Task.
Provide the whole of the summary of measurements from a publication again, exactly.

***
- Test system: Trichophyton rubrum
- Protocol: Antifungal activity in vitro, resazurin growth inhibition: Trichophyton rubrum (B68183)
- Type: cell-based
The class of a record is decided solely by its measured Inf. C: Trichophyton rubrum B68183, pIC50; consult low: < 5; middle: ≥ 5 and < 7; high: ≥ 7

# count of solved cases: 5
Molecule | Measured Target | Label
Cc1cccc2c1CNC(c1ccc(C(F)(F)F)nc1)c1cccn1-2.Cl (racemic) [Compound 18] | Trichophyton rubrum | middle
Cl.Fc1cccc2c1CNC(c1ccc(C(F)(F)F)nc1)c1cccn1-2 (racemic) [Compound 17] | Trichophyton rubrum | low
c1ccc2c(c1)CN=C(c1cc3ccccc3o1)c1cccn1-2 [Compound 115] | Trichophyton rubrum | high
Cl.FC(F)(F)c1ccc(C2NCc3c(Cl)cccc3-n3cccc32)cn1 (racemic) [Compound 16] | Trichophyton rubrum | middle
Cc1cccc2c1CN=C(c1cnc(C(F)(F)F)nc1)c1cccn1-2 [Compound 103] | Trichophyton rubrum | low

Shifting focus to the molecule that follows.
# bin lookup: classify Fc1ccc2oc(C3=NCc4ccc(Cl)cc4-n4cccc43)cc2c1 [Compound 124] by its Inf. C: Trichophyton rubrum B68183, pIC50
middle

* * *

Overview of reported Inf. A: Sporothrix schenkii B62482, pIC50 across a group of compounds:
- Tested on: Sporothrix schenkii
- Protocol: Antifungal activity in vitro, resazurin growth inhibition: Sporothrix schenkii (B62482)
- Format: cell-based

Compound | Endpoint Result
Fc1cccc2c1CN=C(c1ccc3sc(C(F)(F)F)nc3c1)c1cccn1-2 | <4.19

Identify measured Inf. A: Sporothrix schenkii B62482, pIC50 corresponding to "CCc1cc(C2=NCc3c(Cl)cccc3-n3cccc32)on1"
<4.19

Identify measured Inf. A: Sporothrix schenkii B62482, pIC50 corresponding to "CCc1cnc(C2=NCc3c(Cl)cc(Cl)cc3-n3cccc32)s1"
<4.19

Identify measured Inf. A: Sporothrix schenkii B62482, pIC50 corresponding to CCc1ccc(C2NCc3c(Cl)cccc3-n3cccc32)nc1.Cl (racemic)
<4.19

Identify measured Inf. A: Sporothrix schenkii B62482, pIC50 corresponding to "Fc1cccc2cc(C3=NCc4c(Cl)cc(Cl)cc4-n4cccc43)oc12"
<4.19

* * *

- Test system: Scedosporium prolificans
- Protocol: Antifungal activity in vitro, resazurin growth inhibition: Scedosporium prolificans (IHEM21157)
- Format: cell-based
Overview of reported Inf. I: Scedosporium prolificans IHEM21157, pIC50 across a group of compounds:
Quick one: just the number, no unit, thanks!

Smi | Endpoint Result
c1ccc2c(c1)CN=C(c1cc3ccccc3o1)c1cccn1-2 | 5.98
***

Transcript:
- Test system: Trichophyton rubrum
- Protocol: Antifungal activity in vitro, resazurin growth inhibition: Trichophyton rubrum (B68183)
- Type: cell-based
The class of a record is decided solely by its measured Inf. C: Trichophyton rubrum B68183, pIC50; consult low: < 5; middle: ≥ 5 and < 7; high: ≥ 7

# count of solved cases: 5
Molecule | Measured Target | Label
Cc1cccc2c1CNC(c1ccc(C(F)(F)F)nc1)c1cccn1-2.Cl (racemic) [Compound 18] | Trichophyton rubrum | middle
Cl.Fc1cccc2c1CNC(c1ccc(C(F)(F)F)nc1)c1cccn1-2 (racemic) [Compound 17] | Trichophyton rubrum | low
c1ccc2c(c1)CN=C(c1cc3ccccc3o1)c1cccn1-2 [Compound 115] | Trichophyton rubrum | high
Cl.FC(F)(F)c1ccc(C2NCc3c(Cl)cccc3-n3cccc32)cn1 (racemic) [Compound 16] | Trichophyton rubrum | middle
Cc1cccc2c1CN=C(c1cnc(C(F)(F)F)nc1)c1cccn1-2 [Compound 103] | Trichophyton rubrum | low

Shifting focus to the molecule that follows.
# bin lookup: classify Fc1ccc2oc(C3=NCc4ccc(Cl)cc4-n4cccc43)cc2c1 [Compound 124] by its Inf. C: Trichophyton rubrum B68183, pIC50
middle

* * *

Overview of reported Inf. A: Sporothrix schenkii B62482, pIC50 across a group of compounds:
- Tested on: Sporothrix schenkii
- Protocol: Antifungal activity in vitro, resazurin growth inhibition: Sporothrix schenkii (B62482)
- Format: cell-based

Compound | Endpoint Result
Fc1cccc2c1CN=C(c1ccc3sc(C(F)(F)F)nc3c1)c1cccn1-2 | <4.19

Identify measured Inf. A: Sporothrix schenkii B62482, pIC50 corresponding to "CCc1cc(C2=NCc3c(Cl)cccc3-n3cccc32)on1"
<4.19

Identify measured Inf. A: Sporothrix schenkii B62482, pIC50 corresponding to "CCc1cnc(C2=NCc3c(Cl)cc(Cl)cc3-n3cccc32)s1"
<4.19

Identify measured Inf. A: Sporothrix schenkii B62482, pIC50 corresponding to CCc1ccc(C2NCc3c(Cl)cccc3-n3cccc32)nc1.Cl (racemic)
<4.19

Identify measured Inf. A: Sporothrix schenkii B62482, pIC50 corresponding to "Fc1cccc2cc(C3=NCc4c(Cl)cc(Cl)cc4-n4cccc43)oc12"
<4.19

* * *

- Test system: Scedosporium prolificans
- Protocol: Antifungal activity in vitro, resazurin growth inhibition: Scedosporium prolificans (IHEM21157)
- Format: cell-based
Overview of reported Inf. I: Scedosporium prolificans IHEM21157, pIC50 across a group of compounds:
Quick one: just the number, no unit, thanks!

Smi | Endpoint Result
c1ccc2c(c1)CN=C(c1cc3ccccc3o1)c1cccn1-2 | 5.98